By Kenneth Jones
07 Nov 2012
Australian baritone Anthony Warlow, an opera and musical theatre star Down Under, has played his share of roles in which the leading man doesn't overtly "get the girl." That is, the relationships were platonic. Uncle Archie in The Secret Garden. Higgins in My Fair Lady. The title role in Man of La Mancha. And so it goes with Oliver "Daddy" Warbucks, the billionaire Republican of the Tony Award-winning 1977 musical Annie. His leading lady is an 11-year-old orphan, first seen in the funny papers in a comic strip created by Harold Gray.
Warlow has played role twice before, in Australia. The show's lyricist (and original director) Martin Charnin was so impressed that he pushed for Warlow's hiring for the new 35th-anniversary Broadway revival being directed by James Lapine. We chatted with Warlow in his dressing room at the Palace Theatre during previews.
Anthony Warlow: I think what James [Lapine] has done is make it a kids' show, but an adults' show, as well. That's why I was interested in it because I knew that James would put his signature on it. As hard as it may have been in the process and as challenging as it has been, I think that it's paying off. Particularly, for the Warbucks character, you really do feel that there is a connection from the first scene and the arc through to the end. When I've done it in previous productions — these last two, for instance — the strokes have been very broad and quite comic. In the other productions, the first act is comic, and then the second act becomes a drama, and you've got to find somewhere — particularly with "NYC," where literally you have four minutes — to change from this man who didn't want the kid in the room to wanting to adopt her. There's got to be some kind of emergence of her spirit getting into his armor. That's my challenge for this thing, and to keep it truthful.
|photo by Joan Marcus|
In general, was James' note, "These are real people, not cartoons"?
AW: Yeah. I mean, there's a wonderful moment that is very, very different — very different — to the scene work in the original. We've made changes, as you may have noticed. Annie comes in and he says, "Annie, can we have a man-to-man talk? I was born in a very poor family," and talks about that and gives her the locket. And then she doesn't want it. So he's giving his life over to her — he's opened up — and then she says no. So the stakes have gone: "Bang! Crash!" Of course, he says, "I'll tell you what, I'll find them for you. Don't get upset." In the earlier incarnation, it was "Oh! Don't, don't, don't… Don't be upset! Don't! Kids! I don't know how to deal with this. I'll get you a brandy!" Funny, funny, funny. In this version, as James rightly said — and it is very true — this guy is used to getting everything he wants. He's a winner. [Warbucks] is saying to her, "You've got no life. I'm offering you a life. And, I like you, and we can get on." And, she says, "No. I don't want it. I want my real parents."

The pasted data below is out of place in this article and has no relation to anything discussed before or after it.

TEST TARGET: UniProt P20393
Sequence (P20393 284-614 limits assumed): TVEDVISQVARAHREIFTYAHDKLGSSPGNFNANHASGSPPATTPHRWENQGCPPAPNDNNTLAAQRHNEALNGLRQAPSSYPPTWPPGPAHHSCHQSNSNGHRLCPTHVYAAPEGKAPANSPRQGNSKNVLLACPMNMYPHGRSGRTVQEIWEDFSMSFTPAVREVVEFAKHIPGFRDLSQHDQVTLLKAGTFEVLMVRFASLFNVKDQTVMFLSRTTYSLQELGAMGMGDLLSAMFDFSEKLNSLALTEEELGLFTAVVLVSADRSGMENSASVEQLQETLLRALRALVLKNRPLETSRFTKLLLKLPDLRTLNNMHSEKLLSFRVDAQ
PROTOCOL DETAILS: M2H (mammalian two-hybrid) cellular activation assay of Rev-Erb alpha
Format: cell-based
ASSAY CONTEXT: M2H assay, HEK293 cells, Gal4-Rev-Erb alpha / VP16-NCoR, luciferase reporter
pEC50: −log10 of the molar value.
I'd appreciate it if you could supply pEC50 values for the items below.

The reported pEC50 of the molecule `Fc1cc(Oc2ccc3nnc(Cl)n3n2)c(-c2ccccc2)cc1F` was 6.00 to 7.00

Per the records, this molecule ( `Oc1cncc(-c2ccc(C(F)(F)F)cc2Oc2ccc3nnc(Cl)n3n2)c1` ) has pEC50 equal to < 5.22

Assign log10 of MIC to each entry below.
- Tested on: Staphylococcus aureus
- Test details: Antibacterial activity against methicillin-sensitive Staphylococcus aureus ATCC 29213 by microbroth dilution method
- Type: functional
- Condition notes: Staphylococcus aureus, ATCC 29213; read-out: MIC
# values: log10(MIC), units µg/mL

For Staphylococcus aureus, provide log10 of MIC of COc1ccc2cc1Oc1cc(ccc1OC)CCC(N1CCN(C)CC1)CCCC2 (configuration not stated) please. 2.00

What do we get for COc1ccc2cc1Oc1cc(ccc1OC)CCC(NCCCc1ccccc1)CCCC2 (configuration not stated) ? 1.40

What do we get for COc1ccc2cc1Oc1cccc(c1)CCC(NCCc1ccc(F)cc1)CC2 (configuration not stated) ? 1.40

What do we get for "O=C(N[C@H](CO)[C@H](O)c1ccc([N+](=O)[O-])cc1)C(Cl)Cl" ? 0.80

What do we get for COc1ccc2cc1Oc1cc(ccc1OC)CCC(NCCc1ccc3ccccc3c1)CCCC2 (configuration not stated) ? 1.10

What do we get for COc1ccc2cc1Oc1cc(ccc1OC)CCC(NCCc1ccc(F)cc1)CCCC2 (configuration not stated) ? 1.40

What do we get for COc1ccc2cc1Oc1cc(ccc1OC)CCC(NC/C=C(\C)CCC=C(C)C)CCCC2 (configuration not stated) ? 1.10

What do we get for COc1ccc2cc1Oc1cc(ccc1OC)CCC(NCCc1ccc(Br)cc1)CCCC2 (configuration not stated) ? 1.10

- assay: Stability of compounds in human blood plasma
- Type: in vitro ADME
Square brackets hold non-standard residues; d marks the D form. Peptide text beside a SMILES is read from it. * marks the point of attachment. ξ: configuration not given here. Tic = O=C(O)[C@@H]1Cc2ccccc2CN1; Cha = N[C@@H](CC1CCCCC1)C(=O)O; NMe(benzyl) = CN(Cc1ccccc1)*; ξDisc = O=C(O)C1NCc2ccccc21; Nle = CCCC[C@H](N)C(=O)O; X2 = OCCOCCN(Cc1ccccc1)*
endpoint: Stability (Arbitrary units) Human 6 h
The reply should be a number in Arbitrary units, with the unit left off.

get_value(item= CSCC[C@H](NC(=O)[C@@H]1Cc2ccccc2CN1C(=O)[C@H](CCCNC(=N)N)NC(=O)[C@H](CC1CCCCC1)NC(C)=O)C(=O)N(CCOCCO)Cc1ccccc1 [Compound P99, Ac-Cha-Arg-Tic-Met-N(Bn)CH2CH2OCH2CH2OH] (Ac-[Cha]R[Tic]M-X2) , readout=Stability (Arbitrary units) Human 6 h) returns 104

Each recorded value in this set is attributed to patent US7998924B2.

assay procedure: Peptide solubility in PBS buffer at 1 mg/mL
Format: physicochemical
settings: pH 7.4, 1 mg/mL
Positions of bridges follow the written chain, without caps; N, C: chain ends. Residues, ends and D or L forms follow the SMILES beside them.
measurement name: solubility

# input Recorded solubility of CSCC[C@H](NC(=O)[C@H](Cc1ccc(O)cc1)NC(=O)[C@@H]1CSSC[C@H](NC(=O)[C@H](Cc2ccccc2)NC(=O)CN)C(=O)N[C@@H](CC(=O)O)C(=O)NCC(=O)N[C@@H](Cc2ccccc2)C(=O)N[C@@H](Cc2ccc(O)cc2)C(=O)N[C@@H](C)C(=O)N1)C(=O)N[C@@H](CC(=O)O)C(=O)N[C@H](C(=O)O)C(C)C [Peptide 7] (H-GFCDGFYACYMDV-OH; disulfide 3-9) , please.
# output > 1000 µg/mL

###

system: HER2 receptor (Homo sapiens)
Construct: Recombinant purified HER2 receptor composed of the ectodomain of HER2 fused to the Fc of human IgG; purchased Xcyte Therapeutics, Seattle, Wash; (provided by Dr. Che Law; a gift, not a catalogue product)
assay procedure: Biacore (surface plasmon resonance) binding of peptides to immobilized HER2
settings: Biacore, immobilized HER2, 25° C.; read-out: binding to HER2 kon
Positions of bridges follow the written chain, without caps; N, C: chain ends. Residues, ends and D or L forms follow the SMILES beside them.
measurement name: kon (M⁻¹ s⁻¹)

This is a guy who's never been said "no" to.
AW: That's right. First slap in the face. So I play that in this version. When she puts the locket down, it's real.
A moment of subdued anger and frustration for Warbucks.
AW: "How?" "You little…!" You noticed I probably do a little bit of that. James [is] kind of deconstructing the show and then reconstructing from places of truth. So even the Hannigan comes from an absolute place of truth. It's not all shtick. And, for me particularly, he's pulling back a lot of the possibilities of broad, sort of cantankerous, clustering, kind of billionaire acting, and that's wonderful for me because I've experienced that side. Now I've come back, into this production, and [James] said to me — in Brisbane, actually, when we spoke when I was offered the role — "Even though you've been doing this role for nine months, what have you, are you prepared to strip off all that you've done and start from scratch?" And, I said, "Yes. That's the challenge. That's what I want to do." And, with his guidance and the guidance of Deborah Hecht, of course, who is the incredible dialogue coach, I think I'm in very good hands. In a lot of productions, I've been told that Warbucks, dialect-wise, has been Upper East Side, but here we're working on a very grounded New York accent, and that informs many, many parts of the plot very, very well.